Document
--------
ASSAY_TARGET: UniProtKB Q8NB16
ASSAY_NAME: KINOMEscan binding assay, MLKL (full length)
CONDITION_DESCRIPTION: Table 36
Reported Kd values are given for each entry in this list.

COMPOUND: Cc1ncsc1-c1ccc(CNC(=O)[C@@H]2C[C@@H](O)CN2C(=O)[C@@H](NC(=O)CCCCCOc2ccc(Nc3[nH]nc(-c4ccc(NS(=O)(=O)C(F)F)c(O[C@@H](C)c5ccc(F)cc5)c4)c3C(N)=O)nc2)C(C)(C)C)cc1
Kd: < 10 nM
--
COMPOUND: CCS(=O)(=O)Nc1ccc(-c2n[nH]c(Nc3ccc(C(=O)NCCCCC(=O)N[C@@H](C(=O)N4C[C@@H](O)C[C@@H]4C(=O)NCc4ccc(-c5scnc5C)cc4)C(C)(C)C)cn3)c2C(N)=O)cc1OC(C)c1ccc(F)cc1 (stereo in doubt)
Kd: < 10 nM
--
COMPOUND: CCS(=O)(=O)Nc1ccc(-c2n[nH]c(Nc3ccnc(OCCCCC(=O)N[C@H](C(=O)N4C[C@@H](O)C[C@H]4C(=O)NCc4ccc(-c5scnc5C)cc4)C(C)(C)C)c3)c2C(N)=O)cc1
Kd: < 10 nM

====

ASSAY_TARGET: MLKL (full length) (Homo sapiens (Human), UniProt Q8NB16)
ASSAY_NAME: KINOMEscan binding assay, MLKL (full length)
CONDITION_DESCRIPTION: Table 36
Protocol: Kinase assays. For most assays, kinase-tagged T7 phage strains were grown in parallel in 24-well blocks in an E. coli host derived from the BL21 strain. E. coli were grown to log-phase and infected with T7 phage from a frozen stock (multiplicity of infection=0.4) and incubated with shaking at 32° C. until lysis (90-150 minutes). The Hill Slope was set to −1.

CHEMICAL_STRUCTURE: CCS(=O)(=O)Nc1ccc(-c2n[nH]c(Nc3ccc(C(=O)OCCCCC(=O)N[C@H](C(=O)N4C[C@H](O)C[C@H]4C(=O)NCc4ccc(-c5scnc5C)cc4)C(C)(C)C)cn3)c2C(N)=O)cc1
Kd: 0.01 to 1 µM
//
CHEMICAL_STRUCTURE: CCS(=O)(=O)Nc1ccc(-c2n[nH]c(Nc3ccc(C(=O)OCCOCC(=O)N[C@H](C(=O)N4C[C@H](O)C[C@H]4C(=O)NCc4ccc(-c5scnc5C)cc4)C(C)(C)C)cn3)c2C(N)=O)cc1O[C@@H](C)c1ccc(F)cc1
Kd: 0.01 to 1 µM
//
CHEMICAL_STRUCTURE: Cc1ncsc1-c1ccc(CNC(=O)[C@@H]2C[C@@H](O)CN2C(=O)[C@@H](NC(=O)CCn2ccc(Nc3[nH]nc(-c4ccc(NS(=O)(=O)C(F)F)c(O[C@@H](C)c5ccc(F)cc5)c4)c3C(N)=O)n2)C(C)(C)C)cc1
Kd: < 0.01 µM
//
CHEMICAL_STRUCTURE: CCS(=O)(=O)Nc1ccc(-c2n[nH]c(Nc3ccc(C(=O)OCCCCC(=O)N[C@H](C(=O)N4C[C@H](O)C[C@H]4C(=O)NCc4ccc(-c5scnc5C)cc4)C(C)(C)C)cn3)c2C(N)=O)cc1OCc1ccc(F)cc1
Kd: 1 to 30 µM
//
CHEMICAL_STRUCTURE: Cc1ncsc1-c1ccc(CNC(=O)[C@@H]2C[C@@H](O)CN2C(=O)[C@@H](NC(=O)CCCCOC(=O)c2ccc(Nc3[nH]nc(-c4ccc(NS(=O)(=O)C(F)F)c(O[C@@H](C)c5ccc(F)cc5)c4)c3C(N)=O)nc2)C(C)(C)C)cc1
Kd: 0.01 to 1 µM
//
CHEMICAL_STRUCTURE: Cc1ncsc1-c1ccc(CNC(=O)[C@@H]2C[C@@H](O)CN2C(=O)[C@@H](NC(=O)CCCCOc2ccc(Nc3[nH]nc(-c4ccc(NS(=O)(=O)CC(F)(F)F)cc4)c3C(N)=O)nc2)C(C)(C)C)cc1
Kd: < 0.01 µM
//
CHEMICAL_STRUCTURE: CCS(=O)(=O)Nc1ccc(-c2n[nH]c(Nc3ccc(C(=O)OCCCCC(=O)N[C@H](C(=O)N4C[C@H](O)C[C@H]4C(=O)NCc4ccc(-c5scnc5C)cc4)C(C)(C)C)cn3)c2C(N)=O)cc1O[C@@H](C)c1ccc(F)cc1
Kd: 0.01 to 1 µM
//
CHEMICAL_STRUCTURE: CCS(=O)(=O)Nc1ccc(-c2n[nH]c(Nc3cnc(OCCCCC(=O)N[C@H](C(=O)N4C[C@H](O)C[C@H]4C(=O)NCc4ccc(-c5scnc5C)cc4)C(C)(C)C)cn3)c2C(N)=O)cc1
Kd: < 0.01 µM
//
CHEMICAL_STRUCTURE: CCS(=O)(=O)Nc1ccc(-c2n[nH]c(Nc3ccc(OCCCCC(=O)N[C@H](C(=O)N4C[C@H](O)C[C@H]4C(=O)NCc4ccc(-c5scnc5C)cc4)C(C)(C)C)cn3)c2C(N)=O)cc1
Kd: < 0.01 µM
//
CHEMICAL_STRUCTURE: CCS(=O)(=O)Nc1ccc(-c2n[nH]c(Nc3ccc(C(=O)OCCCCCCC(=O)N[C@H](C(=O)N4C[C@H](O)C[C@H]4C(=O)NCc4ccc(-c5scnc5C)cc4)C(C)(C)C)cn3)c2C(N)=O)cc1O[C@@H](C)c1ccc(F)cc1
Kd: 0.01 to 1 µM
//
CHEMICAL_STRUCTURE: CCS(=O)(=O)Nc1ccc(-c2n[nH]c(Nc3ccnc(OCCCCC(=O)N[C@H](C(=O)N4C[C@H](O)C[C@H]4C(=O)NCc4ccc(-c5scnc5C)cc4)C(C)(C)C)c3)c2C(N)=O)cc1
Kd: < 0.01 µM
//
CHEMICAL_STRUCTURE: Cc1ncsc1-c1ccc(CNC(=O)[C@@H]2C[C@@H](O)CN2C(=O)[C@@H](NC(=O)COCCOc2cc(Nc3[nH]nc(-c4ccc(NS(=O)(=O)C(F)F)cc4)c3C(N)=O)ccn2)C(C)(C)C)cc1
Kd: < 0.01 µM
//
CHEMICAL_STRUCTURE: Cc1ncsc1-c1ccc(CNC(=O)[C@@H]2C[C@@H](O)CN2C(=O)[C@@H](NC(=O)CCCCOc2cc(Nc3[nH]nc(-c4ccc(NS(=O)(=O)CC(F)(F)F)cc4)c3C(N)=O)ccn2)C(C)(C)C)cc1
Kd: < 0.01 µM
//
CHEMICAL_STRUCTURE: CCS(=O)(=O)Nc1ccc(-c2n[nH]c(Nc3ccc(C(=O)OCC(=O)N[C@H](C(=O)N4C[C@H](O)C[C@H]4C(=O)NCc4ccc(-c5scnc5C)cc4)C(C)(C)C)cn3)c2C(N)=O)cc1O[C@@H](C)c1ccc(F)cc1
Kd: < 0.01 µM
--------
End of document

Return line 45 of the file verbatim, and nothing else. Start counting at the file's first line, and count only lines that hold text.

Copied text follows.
CHEMICAL_STRUCTURE: CCS(=O)(=O)Nc1ccc(-c2n[nH]c(Nc3ccc(C(=O)OCCCCCCC(=O)N[C@H](C(=O)N4C[C@H](O)C[C@H]4C(=O)NCc4ccc(-c5scnc5C)cc4)C(C)(C)C)cn3)c2C(N)=O)cc1O[C@@H](C)c1ccc(F)cc1